Spring Patio Projects: Start Planning Your Plants Now
You may currently be staring out the window, seeing snow on the ground and reading an extra-low temperature on your thermometer. It’s the middle of winter, but it’s not too early to start planning your spring patio projects — even in the midst of the big chill. To make that task a little bit easier, we’ve put together a guide to help you plant and cultivate your patio garden.
When to Plant
Waking up to frost on the ground may lead you to believe that it’s way too early to start planning, but that’s not true. The frost is actually a great indicator of when to start your spring planning.
Many green thumbs wait for the last frost as the sign that it’s time to garden. Once the ice melts and dries, the ground should be ready for you to till and sow. Before that, though, you should start cultivating seeds inside. You can start your spring flowers as early as January, while any fruits and vegetables you plan to grow are best planted a bit later in the year.
What to Plant
There’s no right answer to this question — every patio garden will be different. For some gardeners, pots and planters full of flowers are all that matter. They’ll add some color to an otherwise wood or cement surface, making it more like a decorated, outdoor room.
If you want to have a fruit and vegetable garden, you’ll have to do even more research and planning so you know when to grow certain plants. For example, you can plant tomatoes and peppers in February if you live in a colder climate so they have time to root and grow by the time it’s warm outside.
Types of Plants You Can Choose
As you begin shopping for this year’s set of seeds and plants, you may see some labeling on seed packets and containers that you don’t yet understand. You’ll become more and more familiar with them as you hone your green thumb, of course. But for now, you’ll want to consider some of the major types of plants you can choose from. Consider these categories before you buy:
- Annual: Plants marked as “annual” will live their entire life cycle within one year. That means the seed will root, grow and die once and not regrow the next year. A laundry-list of flowers are annuals, and many gardeners use them for color since they’re less time-consuming to cultivate — they root and grow within the season.
- Perennial: On the other hand, perennials re-emerge each growing season. The top part of the plant — the stem and flower — will die, but the root system will remain in the ground, well-protected for winter. Once growing conditions are right again, your perennial will grow from the soil once again. Strawberries, sage, broccoli and the bright-yellow gloriosa daisy are all perennials.
- Biennial: Biennials take two years to complete their circle of life. In their first year of growth, biennials will emerge as only a small circle of leaves on the surface of the soil. The next year, the full flowering plant will grow before the entire plant dies at the end of its life cycle. Cabbage, fennel and forget-me-nots are all biennials.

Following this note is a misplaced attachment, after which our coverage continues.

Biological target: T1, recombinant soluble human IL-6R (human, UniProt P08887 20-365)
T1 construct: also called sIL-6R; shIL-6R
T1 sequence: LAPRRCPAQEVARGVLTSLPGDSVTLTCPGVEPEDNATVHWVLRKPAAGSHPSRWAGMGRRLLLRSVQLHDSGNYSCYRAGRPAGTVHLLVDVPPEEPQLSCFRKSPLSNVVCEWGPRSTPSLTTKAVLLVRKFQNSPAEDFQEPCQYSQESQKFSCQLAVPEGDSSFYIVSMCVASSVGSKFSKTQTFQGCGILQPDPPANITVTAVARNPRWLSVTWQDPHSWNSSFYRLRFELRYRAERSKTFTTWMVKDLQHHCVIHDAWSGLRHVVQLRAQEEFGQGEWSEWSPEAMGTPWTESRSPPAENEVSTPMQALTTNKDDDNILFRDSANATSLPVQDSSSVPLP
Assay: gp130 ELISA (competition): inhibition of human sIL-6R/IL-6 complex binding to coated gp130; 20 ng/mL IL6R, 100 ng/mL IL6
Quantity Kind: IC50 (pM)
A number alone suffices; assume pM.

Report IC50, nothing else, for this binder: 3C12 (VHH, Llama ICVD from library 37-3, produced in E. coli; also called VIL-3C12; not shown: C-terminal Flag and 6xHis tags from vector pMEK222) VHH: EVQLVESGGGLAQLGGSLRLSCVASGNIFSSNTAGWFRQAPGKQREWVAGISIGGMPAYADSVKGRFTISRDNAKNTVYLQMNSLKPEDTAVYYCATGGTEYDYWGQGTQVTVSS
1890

Benefits of Your Chosen Foliage
What you plant can have benefits beyond natural beauty or tasty produce. Some plants can help you repel pests from your home and garden. Plenty of examples of these types of foliage exist. Here are three of the most surprising perks that come with particular plants:
- Basil: An herb garden wouldn’t be complete without fresh basil, so you may already have it growing in an indoor or outdoor plant bed. What you may not know is that basil is a natural repellent for houseflies and mosquitoes. Having a patch near your patio could allow you to sit comfortably outside without being bitten by insects.
- Marigolds: Marigolds are another natural mosquito repellent, but they’re also known to keep rabbits away. These small mammals can enter your garden, eat your plants and wreak havoc on the look and functionality of your garden. Simply planting marigolds can keep them at bay.
- Petunias: The beautiful, easy-to-grow petunia comes in a variety of colors, making it a gorgeous addition to any patio garden. Even better news: The petunia is known as “nature’s pesticide” — they repel everything from leafhoppers and squash bugs to asparagus beetles.
Where to Find the Best Buys
You can find plant-buying deals just about anywhere — if you know how to do it. For example, if you become friendly with the local nursery staff, you can ask them for tips to find the best bargain at the greenhouse. If you shop at the local flea market, you can often haggle down the price of your purchase. And, if you buy plants and seeds online, you can shop around to find the best price. Anywhere can have a great buy if you shop around, ask questions, and have patience until you find the best price.
Get Started Now
With this information in mind, it should be a whole lot easier for you to kick-start your spring garden in the middle of winter. Start planning and start planting now — before you know it, you’ll have the lush, green garden you envision.